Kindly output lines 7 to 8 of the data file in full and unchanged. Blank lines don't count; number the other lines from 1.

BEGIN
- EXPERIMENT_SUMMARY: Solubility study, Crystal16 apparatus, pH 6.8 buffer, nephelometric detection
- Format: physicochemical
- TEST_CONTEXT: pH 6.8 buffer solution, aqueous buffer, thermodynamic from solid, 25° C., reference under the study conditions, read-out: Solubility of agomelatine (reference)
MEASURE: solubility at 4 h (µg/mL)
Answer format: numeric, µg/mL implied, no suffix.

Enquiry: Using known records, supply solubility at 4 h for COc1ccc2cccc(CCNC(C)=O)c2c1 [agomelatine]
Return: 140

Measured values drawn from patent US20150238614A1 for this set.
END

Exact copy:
Return: 140

Measured values drawn from patent US20150238614A1 for this set.